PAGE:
Inside Lines: Day a rugby club took the doctor's advice

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The Independent Online

After all the fuss about his history as head of the drug-fuelled East German athletics machine, it remains to be seen how the coaching methods of Dr Ekkart Arbeit will affect Denise Lewis, the British golden girl of the Sydney Olympics. She will be hoping to fare a little better than the last sporting competitors from these shores with whom Dr Arbeit attempted to work his conditioning magic. Back in October 1996, he spent 10 days coaching West Hartlepool rugby union club, at the invitation of the club's fitness adviser at the time, Frank Dick, who is now Lewis's main coach. "West" won just three of their 22 matches that season in the First Division of the Courage League. They finished second bottom to Orrell. Still, it was an improvement. The previous season they lost all 18 of their games and finished bottom. Mark Ring was West Hartlepool's director of rugby when Dr Arbeit's help was enlisted. "There were a few eyebrows raised, because of all the rumours about drugs in the old East German regime," the former Wales centre reflected. "But I endorsed the time we spent with Dr Arbeit, because he came on Frank Dick's recommendation and I trust Frank implicitly. The message he put across to us was, 'It's nothing to do with drugs, really. It's the way the little muscles are coached'. Instead of hitting the big weights, he was trying to get us to train the smaller muscles first. We did a lot of gymnastic work and a lot of bounding." In reality, West Hartlepool lacked the playing resources to come on in leaps and bounds. They now languish in the nether regions of the national leagues, in Division North Two East. Ring, however, has made big strides. Last month he guided Caerphilly to the final of the European Parker Pen Shield.

Oh Carolina the new lament for Lewis

If it has been difficult for Denise Lewis coping with the reaction to her appointment of Dr Ekkart Arbeit as her throws coach, life is unlikely to get any easier for her when she returns to competition in Estonia next month. The heptathlon in the European Cup Combined Events meeting in Tallinn on 5 and 6 July will be the Wolverhampton woman's first since the Sydney Olympics three years ago. The entry list is expected to include Carolina Kluft, the effervescent young Swede who has emerged as the new queen of the multi-events scene. Last weekend she won the annual heptathlon in Gotzis, Austria, with 6,602 points. Lewis won in Sydney with 6,584 points. At 20, 10 years the junior of Britain's Olympic champion, Kluft already holds the European title and the world indoor pentathlon crown. Her penchant for playing to the gallery has made her a star in her homeland. Last Tuesday she was named as the 2003 recipient of the Victoria Scholar Award, the highest honour in Swedish sport. "Carolina has shown, in a very un-Swedish way, that you can have fun even when there is so much at stake," the judging panel said.

Speed runs through the Pappas genes

Unlike Carolina Kluft, Tom Pappas could not quite live up to his new-found reputation in Gotzis last week. The 26-year-old American won the heptathlon at the world indoor championships in March, beating world champion Tomas Dvorak, world record holder Roman Sebrle and Olympic champion Erki Nool. He set a decathlon personal best in Gotzis, but finished runner-up. "I had a bad second day and I was way too slow in the 1500m," Pappas said, lamenting what has never been a family problem. His father, Nick, was in the American team that set a land-speed record of 461mph with their Turbinator vehicle in Utah, in 2001. Not bad for someone who has suffered from polio since the age of one.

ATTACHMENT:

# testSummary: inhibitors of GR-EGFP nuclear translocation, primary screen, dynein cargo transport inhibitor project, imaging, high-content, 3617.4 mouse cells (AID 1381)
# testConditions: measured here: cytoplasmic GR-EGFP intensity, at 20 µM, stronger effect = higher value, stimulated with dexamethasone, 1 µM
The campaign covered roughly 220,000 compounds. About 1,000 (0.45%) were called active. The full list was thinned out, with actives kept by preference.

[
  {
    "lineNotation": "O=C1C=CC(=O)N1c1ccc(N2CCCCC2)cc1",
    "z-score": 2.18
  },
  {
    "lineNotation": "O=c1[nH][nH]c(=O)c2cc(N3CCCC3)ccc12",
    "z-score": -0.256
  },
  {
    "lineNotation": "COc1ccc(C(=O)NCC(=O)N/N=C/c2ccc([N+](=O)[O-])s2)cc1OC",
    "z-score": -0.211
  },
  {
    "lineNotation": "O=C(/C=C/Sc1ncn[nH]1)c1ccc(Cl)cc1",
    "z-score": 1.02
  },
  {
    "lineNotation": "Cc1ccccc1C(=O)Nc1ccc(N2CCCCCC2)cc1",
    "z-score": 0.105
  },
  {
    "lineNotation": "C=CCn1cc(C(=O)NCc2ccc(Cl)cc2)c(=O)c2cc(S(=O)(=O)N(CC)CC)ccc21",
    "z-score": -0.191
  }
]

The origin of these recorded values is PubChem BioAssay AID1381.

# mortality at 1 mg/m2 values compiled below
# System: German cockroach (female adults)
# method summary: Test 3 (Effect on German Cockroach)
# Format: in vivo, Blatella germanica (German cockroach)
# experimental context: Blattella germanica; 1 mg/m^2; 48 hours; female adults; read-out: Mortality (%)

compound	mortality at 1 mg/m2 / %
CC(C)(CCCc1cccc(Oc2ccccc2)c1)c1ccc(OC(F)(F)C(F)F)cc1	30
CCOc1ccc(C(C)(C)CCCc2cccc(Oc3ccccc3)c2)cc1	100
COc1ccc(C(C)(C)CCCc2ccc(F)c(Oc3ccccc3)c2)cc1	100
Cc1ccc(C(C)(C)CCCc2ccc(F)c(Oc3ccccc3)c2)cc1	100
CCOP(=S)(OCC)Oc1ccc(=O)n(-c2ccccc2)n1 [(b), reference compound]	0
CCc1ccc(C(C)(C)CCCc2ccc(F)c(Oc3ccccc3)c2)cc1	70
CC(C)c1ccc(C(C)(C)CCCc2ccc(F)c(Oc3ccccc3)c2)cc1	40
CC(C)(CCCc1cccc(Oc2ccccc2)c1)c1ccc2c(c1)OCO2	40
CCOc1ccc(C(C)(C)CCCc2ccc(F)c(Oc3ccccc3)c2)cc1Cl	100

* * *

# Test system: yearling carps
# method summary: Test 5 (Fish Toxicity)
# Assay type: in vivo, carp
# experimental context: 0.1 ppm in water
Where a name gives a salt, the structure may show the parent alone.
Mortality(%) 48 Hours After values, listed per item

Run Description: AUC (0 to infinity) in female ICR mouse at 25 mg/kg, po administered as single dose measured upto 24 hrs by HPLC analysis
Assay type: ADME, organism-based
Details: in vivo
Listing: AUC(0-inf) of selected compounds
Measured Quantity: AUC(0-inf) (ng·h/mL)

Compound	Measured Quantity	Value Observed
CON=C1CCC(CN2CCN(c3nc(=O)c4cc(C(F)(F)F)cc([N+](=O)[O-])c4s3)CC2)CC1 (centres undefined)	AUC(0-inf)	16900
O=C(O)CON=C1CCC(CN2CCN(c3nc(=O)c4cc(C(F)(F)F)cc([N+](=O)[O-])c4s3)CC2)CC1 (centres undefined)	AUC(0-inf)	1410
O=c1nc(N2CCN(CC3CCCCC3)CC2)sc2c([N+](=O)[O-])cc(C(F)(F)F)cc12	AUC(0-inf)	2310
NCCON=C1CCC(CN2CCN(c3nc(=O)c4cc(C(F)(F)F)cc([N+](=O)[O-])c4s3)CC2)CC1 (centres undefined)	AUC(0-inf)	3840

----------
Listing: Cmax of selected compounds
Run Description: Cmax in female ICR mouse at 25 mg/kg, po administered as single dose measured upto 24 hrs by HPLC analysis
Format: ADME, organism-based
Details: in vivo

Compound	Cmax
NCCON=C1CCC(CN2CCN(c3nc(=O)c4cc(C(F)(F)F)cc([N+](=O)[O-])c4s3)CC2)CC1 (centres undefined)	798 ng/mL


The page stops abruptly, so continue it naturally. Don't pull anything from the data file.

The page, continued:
Entries for the annual track-and-field county and district championships hit a record low last month, with an average of just 2.6 athletes contesting each event. Bill Gentleman, one-time coach of Yvonne Murray, found himself winning the Scottish East Districts hammer title at the 32nd attempt - at the age of 63.

The statistics have put a dampener on British athletics, but there will be a ray of sunshine on Tyneside tonight with the 23rd running of the Nike Blaydon Race. Blaydon Harriers have attracted a record entry of 3,975 runners for the event, which follows the 5.7-mile route described in the Geordie anthem Blaydon Races. The field includes seven-times winner Mike McLeod. Now 51, McLeod will struggle to keep up with his 18-year-old son, Ryan. As a coach, McLeod Snr has already guided McLeod Jnr to international level.

At the Los Angeles Olympics 19 years ago, Mike McLeod was joined in the Great Britain team by an athlete who gained British citizenship in a record 13 days. In contrast to Zola Budd, Yamile Aldama has already been waiting 19 months to become a British citizen, and a British athlete.

The Cuban triple-jumper moved to London in September 2001 with her Scottish husband and their infant son. Last weekend she moved to the top of the world outdoor rankings with a 14.98m jump in Floro, Norway. The world leader, however, will not be at the world championships in August, nor at the Olympics in Athens. Aldama has been told that she must serve a three-year residency before qualifying for citizenship. "In certain cases they will fast-track you, but at the moment they're unwilling to do that," her coach, Frank Attoh, said.

Alan Hubbard is on holiday

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